Protest and Praise
As the deer pants for the water brooks, so pants my soul for you, O God. My soul thirsts for God, for the living God. When shall I come and appear before God? My tears have been my food day and night, while people continually say to me, “Where is your God?” – Psalm 42:1-3 (NKJV)
The day after Rayshard Brooks was murdered by an Atlanta police officer, I served on a team of “protest chaplains” as people gathered to express grief and rage at police for yet another Black man needlessly gunned down.
Our role was to support people’s right to protest, deescalate tension, serve as shields between police and citizens, and, through our presence in clerical attire, represent the solidarity of the church with the community.
Many lovely songs and paintings have been inspired by “As the deer longs for water…” Rarely, if ever, do these homages include verse three: “My tears have been my food day and night because people are tormenting me.” Those words are a better fit for poster board in a BLM protest than decor from a Christian bookstore.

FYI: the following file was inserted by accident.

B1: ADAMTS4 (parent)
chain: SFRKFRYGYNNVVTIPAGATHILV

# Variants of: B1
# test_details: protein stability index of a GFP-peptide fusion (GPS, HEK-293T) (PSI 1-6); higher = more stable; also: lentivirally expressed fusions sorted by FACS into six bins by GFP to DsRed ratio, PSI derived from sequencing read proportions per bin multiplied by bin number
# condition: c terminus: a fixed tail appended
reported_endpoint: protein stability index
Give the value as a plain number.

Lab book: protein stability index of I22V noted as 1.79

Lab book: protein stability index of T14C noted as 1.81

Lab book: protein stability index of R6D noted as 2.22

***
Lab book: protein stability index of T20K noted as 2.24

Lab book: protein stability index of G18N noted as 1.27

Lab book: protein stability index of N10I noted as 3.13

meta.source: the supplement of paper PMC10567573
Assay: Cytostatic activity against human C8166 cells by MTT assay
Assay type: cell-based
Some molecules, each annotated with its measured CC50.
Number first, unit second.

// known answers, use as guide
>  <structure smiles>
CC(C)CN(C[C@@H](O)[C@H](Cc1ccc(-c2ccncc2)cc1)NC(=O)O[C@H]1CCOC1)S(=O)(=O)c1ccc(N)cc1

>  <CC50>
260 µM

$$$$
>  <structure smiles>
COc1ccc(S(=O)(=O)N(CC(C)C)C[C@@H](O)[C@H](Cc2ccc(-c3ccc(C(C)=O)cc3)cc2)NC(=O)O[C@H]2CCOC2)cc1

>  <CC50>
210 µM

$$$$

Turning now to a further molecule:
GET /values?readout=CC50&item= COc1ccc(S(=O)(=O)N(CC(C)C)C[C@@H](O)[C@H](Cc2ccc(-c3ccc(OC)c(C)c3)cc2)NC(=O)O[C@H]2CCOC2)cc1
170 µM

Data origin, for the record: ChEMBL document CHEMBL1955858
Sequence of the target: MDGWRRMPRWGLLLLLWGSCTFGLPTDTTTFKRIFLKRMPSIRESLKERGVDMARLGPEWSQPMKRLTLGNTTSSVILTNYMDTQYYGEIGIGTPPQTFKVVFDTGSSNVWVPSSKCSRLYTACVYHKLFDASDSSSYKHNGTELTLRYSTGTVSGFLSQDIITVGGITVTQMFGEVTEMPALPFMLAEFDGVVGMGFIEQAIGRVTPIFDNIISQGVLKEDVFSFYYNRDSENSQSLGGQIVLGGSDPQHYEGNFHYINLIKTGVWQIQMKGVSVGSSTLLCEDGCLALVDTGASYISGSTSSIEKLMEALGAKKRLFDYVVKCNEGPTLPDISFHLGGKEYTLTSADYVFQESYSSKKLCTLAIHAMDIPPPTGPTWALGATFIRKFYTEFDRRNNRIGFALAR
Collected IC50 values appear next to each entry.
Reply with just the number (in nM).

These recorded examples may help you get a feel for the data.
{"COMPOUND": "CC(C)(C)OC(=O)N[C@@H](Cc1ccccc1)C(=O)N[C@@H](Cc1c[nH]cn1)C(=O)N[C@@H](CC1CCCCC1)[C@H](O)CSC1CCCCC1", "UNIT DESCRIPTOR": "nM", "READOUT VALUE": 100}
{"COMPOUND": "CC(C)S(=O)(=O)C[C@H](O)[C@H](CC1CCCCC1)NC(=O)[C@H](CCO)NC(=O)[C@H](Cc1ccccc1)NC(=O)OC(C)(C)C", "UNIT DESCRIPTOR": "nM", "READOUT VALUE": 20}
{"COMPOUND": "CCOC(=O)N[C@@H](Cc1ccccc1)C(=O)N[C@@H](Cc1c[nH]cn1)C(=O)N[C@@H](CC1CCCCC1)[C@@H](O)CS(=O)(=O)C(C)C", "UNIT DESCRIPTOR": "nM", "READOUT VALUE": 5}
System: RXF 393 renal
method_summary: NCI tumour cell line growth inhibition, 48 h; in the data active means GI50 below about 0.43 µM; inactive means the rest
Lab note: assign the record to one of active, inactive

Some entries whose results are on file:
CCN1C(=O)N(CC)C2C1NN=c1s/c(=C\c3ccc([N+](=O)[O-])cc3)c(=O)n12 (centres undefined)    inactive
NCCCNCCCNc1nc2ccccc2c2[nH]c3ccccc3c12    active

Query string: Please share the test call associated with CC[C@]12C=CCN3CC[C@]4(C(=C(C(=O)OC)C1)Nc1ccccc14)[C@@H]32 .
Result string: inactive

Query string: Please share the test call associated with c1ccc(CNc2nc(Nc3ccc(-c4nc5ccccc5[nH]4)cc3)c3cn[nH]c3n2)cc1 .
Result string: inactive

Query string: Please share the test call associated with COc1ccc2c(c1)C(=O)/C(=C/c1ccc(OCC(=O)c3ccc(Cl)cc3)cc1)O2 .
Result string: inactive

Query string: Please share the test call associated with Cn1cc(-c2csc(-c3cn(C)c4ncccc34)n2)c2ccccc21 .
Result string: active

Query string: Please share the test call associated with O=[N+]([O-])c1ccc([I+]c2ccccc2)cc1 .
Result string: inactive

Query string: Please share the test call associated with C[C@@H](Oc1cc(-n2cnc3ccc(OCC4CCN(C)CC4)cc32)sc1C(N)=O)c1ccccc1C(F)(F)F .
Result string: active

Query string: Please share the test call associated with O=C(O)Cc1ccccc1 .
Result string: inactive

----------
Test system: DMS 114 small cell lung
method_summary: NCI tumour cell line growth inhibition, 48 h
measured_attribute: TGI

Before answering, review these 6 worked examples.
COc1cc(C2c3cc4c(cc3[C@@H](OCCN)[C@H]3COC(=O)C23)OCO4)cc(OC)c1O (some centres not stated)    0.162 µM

Black and brown people in Atlanta, Minneapolis, Los Angeles, Chicago, Louisville, Brunswick, everywhere, know the diet of tears too well. The thirst for justice, equality and an end to violence goes back a long, long way.
Psalm 42 does not end with a cheery picture of the future. Instead the psalmist encourages praising God even when enemies taunt, making praise a form of protest and protest a form of praise.
That means “protest chaplains” might also serve as “praise captains,” praising God for the victory that will soon be won.
God, when victory seems a long way off and I don’t feel like praising, remind me that you are marching too.